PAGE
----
cbn

Lifer
Mar 27, 2009
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Streaming games still look and play terrible on big screen televisions or high resolution 24"+ monitors. It's a good solution for mobile but that's about it.
Was hardware decoding working when you tested game streaming?

So far in my limited testing of Team Fortress 2 and Skyrim (with Linux Mint) I have noticed a massive difference in how much detail setting I can use (as well as smoothness) when hardware decoding is working vs when it is not (ie, software decoding).
 

VirtualLarry

Lifer
Aug 25, 2001
44,752
3,812
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Maybe a better comparison would be SteamOS vs. Ubuntu or Mint plus the Steam Client?

P.S. This afternoon I downloaded Linux Mint 17.1 to a Sandisk cruzer 8GB usb 2.0 flash stick and installed the Steam Client on it as well. Though I am still testing, streaming technically does work with this inexpensive storage and OS system. Unfortunately after doing level 1 and 2 updates via Mint's update manager I now only have 714 MB free space left (which is just too low for my liking).
If you are actually installing a Linux permanent OS install to a USB flash drive, I recommend a 32GB size, minimum.
 

NTMBK

Diamond Member
Nov 14, 2011
8,404
1,244
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Maybe a better comparison would be SteamOS vs. Ubuntu or Mint plus the Steam Client?

P.S. This afternoon I downloaded Linux Mint 17.1 to a Sandisk cruzer 8GB usb 2.0 flash stick and installed the Steam Client on it as well. Though I am still testing, streaming technically does work with this inexpensive storage and OS system. Unfortunately after doing level 1 and 2 updates via Mint's update manager I now only have 714 MB free space left (which is just too low for my liking).
USB flash drives make for horrible boot drives. They don't have the advanced error correction of an SSD, making the failure rates pretty staggering (especially when you are constantly writing to it).
 

cbn

Lifer
Mar 27, 2009
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So far my Sempron 2650 (with Gt 730 GDDR5 for decode) has done a great job as a steam client (for streaming).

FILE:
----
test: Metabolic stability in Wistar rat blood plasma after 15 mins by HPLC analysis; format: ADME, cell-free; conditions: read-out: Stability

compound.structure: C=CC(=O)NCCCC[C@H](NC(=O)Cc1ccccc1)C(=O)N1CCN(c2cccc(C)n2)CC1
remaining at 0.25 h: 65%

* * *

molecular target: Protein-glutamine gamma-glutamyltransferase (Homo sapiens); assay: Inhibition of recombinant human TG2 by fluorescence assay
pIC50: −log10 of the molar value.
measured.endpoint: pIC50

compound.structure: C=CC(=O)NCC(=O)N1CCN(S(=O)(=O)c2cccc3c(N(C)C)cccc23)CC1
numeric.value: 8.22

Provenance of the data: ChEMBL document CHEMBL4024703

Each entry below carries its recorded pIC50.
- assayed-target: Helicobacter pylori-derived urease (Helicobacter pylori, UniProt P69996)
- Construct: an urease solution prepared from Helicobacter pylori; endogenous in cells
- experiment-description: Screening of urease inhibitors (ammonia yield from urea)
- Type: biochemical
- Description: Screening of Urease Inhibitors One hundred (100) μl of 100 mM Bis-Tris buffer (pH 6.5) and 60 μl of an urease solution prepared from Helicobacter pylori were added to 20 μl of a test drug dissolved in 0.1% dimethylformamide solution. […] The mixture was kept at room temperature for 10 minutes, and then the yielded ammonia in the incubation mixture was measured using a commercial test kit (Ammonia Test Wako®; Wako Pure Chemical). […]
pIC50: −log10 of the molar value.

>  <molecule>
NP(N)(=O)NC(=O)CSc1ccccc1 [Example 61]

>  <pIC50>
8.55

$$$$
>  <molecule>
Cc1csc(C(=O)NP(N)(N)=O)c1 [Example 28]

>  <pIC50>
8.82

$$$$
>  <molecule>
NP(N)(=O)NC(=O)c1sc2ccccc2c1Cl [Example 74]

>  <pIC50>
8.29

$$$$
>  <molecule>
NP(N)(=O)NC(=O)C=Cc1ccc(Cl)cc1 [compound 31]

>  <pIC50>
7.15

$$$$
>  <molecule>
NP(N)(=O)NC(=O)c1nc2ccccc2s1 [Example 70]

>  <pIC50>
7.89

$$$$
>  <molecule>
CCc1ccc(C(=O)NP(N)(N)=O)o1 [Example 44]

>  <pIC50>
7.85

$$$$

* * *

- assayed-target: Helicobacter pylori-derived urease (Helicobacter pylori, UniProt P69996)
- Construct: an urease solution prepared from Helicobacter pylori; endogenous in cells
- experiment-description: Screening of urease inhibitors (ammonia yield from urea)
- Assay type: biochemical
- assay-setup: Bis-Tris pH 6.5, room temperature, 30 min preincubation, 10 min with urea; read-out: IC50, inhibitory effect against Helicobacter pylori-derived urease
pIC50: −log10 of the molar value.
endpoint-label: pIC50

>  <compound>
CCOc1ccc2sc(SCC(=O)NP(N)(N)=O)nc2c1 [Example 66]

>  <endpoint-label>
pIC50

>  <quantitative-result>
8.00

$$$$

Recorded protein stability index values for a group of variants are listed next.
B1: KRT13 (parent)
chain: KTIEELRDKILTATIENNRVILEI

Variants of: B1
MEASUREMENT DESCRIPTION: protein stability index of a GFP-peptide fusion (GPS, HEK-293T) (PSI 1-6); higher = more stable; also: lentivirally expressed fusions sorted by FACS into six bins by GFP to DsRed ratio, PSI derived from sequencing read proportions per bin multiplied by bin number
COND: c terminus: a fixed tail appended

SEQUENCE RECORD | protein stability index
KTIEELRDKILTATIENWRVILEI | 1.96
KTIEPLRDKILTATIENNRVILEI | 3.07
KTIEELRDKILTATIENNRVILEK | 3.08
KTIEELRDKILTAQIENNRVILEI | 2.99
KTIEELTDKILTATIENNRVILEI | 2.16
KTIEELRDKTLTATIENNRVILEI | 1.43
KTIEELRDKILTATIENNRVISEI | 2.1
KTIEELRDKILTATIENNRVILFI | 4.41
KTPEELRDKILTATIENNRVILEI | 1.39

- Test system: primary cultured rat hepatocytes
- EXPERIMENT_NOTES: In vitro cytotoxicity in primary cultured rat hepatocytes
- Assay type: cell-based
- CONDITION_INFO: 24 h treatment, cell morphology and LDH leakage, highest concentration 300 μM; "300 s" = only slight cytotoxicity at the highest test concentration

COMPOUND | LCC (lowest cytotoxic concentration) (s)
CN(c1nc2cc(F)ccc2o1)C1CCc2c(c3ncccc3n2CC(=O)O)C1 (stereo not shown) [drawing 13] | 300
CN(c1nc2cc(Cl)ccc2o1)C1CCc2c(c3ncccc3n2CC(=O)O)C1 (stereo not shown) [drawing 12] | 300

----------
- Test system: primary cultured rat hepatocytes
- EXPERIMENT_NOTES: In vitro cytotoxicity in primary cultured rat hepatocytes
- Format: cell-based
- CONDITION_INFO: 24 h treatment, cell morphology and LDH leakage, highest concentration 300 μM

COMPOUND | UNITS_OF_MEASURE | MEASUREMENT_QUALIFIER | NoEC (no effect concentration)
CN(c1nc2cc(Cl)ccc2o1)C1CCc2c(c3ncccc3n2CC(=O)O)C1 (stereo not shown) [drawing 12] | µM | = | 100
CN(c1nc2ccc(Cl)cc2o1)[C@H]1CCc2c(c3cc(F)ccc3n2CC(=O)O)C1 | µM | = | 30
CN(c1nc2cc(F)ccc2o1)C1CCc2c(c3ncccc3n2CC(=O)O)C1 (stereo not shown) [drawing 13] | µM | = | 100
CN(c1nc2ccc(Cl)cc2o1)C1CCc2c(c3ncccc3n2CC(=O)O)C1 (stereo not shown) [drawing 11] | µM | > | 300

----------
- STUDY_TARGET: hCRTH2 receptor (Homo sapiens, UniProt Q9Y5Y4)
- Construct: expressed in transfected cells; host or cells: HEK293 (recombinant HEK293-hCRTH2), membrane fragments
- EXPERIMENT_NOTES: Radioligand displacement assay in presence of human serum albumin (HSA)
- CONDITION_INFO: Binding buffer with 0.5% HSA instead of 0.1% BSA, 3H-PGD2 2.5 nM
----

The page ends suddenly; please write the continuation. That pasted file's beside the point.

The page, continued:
While the Sempron 2650 with GT 730 GDDR5 struggles to play Team Fortress 2 natively (even at 800 x 600 low) in Linux Mint 17.1 (with the Nvidia proprietary driver), the streaming client performance has been just awesome with the same game.

At 1600 x 900 (maxed out) the game plays smoothly with low latency on the input and display (both the Sempron 2650 client and my host Athlon x4 860K/R7 250X computer are connected to Ethernet with a Comcast Gateway modem/router in between them)

P.S. I'm using the GT 730 GDDR5 because I can't get the AMD APU (with Linux mint via open source and AMD proprietary driver) to use hardware acceleration for decode.

SIDE NOTE: I also did some testing at 1080p and it appeared to work well for the brief time I had it running. However it looks like I may need two 1080p monitors for that. Basically whatever max resolution your host computer runs your stream client can run at as well. (I did at one point figure out a way to trick the host computer into thinking it was running 1080p by connecting my single 1080p monitor and then configure display. After this I would disconnect and run the Athlon x4 860K headless, then connect the 1080p monitor to the Sempron 2650 stream client (and it worked...for a while), but now for whatever reason I can only select 1600 x 900 max)
 
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cbn